Stay in contact with past clients

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As a rule: ‘Be friendly with clients and stay in contact with them particularly those who love your work’.

I did a bunch of work for GreenSource magazine and their art director. I stayed in contact with him as he moved to other companies via email helping out with different design jobs along the way.  Because I stayed in contact with him I ended up getting regular featured work for Fast Company magazine when he became their new art director.

One of the most unobtrusive ways to contact clients is by email. I wouldn’t necessarily add their names to your newsletter if you have one but I would send out something with a bit of a personal note once in a while. Another way is to simply send them a well designed Christmas card each year or as I like to do send them a print of yours that they really like. A lot of designers have caught on to this idea and one of the most popular things to do is to send out a calendar. The benefits of this being that it is something that will be seen all year long and something most art directors will stick on their desk that possibly others will see too. The only issue is so many other designers are doing the same thing and a calendar does only lasts a year.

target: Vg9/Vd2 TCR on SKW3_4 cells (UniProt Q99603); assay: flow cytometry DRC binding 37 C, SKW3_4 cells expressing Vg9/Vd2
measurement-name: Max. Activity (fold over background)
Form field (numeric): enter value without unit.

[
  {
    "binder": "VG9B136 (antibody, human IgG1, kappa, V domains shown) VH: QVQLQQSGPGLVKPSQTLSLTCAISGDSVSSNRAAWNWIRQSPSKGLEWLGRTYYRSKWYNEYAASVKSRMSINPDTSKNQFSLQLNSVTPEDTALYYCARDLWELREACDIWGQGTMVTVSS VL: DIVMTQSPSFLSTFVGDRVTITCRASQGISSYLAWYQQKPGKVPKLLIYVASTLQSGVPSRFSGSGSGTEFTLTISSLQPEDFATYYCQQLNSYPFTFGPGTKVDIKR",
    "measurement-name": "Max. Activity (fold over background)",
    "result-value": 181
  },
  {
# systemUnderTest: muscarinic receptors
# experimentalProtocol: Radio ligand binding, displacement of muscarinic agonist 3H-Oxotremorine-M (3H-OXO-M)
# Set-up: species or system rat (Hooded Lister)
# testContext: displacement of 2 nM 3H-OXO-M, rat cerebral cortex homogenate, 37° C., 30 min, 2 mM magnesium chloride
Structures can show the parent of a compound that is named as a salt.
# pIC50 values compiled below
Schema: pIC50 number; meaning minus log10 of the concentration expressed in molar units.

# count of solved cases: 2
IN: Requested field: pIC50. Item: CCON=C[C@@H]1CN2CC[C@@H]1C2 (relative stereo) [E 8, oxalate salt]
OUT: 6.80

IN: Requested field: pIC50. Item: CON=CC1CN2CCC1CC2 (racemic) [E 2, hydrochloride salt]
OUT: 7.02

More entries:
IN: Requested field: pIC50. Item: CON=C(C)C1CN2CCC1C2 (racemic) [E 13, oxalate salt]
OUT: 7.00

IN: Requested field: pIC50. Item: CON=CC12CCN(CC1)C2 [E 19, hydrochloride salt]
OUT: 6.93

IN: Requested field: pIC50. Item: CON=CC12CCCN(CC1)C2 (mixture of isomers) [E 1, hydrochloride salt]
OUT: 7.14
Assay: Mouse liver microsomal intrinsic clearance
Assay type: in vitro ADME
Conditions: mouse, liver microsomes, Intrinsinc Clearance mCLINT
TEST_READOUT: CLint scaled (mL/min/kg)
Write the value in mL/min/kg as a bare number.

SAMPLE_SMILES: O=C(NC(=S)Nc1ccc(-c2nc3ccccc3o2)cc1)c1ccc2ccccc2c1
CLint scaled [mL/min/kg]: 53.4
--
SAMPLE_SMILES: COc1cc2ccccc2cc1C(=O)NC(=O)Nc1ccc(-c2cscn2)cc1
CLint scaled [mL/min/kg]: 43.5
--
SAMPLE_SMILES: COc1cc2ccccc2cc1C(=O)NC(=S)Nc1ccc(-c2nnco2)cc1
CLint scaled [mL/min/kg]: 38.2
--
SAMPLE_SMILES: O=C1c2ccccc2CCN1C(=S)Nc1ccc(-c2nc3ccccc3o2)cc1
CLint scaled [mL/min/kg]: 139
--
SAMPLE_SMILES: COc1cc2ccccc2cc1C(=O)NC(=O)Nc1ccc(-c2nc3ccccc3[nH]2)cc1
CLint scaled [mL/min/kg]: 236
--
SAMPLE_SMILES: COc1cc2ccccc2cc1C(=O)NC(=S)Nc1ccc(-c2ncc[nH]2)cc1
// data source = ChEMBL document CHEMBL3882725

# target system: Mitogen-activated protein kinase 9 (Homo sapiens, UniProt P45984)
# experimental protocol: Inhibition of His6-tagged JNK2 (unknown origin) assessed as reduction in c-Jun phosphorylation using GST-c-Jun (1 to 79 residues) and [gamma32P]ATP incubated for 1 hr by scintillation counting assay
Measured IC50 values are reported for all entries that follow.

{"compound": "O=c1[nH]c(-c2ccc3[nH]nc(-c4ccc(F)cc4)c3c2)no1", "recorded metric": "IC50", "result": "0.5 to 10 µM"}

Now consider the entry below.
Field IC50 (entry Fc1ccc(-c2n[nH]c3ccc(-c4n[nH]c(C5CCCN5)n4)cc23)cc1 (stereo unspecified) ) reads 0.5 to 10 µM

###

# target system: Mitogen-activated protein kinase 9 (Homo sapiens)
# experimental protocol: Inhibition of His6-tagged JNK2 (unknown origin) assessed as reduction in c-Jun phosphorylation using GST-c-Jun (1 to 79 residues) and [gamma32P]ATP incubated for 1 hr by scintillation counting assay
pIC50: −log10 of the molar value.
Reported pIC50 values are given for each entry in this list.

Promotional mailers

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This isn’t something I have ever tried but for other designers I have heard this has created a fair amount of work. What you basically do is get yourself a list of potential clients or agencies who you think would be interested in using your skills and simply send them a more personal physical mailer (than an email) with a selection of your current work in or just a glorified business card style flyer. But this must be eye-catching with the idea to get them at least looking at your online portfolio – however this can end up being costly if you do something elaborate like letterpress.

Join an agency